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Kristen Bailey: A Scout Leader With A Passion For Motorsport

Motorsport enthusiast Kristen Bailey takes scouts to the circuit to learn about life and leadership.

BY SUSAN MULDOWNEY

When Lord Baden-Powell founded the Boy Scouts at the beginning of the 20th century, he wouldn’t have expected motorsport to be an activity for adventurous youth – or that girls would also be behind the wheel. Kristen Bailey AIMM has been volunteering her time with Scouts for the past decade and now she is helping them learn speed skills around Adelaide racetracks.

Volunteering can be a balancing act with your time. Bailey has two jobs – training area manager at not-for-profit Status Employment Services as well as managing her own training consultancy, StaffTrain SA – so she is clearly a skilled juggler.

Bailey first started helping out with the Scouts when her children joined a local Cub branch in South Australia. “The thing I was missing, being a working mum, was the ability to spend time with my kids,” she explains.

FIRST LESSONS IN LEADERSHIP

When Bailey became a Cub leader, she was charged with teaching children aged 8–11 the fine art of leadership.

“We teach kids survival skills. It’s not just about teaching them how to survive in the bush or to cook a three-course meal, it’s about developing them as a whole person to be a leader of tomorrow in the community.”

For young Cubs, this means leading their own small groups within a branch. Activities range from learning to cook eggs to planting sunflower seeds. “They also learn from returned service people or learn about their community,” says Bailey. “When you’re a Cub leader, you instil in them what it’s like to be a leader.”

For young Cubs, this means leading their own small groups within a branch. Activities range from learning to cook eggs to planting sunflower seeds. “They also learn from returned service people or learn about their community,” says Bailey. “When you’re a Cub leader, you instil in them what it’s like to be a leader.”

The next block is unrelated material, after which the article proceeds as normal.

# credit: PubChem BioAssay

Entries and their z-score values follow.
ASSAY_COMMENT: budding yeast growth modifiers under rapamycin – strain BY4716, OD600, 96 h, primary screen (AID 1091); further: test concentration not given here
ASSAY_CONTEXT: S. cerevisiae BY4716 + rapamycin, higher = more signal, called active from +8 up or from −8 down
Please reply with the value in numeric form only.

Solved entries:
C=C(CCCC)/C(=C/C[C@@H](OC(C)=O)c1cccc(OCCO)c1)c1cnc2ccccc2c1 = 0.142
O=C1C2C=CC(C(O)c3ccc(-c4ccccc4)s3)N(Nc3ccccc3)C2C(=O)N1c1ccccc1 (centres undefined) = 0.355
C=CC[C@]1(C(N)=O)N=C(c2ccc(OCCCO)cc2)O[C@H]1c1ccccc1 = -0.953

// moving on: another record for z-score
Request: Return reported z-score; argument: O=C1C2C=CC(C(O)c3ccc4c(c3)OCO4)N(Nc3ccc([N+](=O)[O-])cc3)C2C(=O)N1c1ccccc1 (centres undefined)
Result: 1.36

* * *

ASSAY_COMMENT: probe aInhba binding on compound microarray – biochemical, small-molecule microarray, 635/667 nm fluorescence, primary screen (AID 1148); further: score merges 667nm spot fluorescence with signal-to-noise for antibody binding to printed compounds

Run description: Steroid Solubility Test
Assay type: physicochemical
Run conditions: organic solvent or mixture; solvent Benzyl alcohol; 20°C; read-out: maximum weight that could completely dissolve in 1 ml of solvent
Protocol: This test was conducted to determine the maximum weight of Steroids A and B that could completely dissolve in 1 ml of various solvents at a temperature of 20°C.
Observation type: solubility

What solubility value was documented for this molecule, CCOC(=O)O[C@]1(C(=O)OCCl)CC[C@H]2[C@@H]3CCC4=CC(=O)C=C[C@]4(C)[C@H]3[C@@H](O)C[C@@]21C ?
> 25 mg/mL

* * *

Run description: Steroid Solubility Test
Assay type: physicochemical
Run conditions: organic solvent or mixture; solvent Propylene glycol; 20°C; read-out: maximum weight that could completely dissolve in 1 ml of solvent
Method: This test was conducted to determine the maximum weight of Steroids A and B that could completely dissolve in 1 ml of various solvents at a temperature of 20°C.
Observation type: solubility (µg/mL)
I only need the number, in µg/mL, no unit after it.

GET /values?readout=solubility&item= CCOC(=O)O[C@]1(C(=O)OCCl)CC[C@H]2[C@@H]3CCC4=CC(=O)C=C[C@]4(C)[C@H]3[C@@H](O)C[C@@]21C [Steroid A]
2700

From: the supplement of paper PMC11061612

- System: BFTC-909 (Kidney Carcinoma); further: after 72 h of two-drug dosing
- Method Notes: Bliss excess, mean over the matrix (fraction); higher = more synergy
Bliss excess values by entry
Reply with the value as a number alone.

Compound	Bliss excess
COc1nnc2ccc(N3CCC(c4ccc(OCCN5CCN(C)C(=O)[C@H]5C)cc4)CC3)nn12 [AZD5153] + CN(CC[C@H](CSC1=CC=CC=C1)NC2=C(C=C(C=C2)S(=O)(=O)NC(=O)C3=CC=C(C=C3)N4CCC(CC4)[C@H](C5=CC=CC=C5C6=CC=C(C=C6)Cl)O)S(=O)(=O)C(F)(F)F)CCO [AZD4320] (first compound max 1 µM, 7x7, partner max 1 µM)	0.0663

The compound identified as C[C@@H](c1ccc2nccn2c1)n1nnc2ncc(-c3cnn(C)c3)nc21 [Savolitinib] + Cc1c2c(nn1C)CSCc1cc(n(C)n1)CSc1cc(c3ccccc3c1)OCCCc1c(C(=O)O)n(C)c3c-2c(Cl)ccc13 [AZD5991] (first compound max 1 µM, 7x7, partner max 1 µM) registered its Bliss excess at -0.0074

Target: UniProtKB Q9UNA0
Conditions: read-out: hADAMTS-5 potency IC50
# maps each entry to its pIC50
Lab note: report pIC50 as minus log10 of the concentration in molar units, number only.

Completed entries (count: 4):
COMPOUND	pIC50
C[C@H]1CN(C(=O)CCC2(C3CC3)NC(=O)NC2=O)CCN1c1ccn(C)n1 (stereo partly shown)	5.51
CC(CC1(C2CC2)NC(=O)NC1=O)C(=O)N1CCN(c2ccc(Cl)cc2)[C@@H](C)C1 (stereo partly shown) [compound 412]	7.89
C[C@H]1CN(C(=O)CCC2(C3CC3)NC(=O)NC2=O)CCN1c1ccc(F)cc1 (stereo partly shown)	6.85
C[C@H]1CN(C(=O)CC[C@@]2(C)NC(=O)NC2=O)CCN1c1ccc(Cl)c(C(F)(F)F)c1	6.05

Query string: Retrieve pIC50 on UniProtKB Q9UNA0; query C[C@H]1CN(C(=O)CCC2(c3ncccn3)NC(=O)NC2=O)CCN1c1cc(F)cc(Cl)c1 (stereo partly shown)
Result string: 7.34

“We teach kids survival skills. It’s not just about teaching them how to survive in the bush or to cook a three-course meal, it’s about developing them as a whole person to be a leader of tomorrow in the community.”

Today, Bailey’s children have gone on to become Venturer Scouts, a division of Scouts Australia that offers a mix of adventure and personal development for children aged 15–17. Her own volunteer responsibilities have also evolved and she is now an activity leader with Scout Motorsport.

Scouts with an interest in car racing can learn a lot from Bailey – she races her Hyundai Excel five times a year and finished second in the South Australian ladies’ championship (Modern Regularity division). “It’s about engaging with kids and getting them interested in motorsports. What I do on the track is what I teach kids.”

Bailey’s time commitment to the Scouts has varied over the years. “We have a joke in scouting that says, ‘Come join the Scouts – it’s only an hour a week’,” she laughs.

When Scouts SA recently hosted the Australian Venture, which is similar to a Scouts jamboree, Bailey took six days off work to help prepare for it.

Bailey says that the single best leadership lesson she can teach her Scouts is to never give up.

“To be able to teach kids that there’s always another way around things and there’s always people who can help you is a valuable lesson to learn.”

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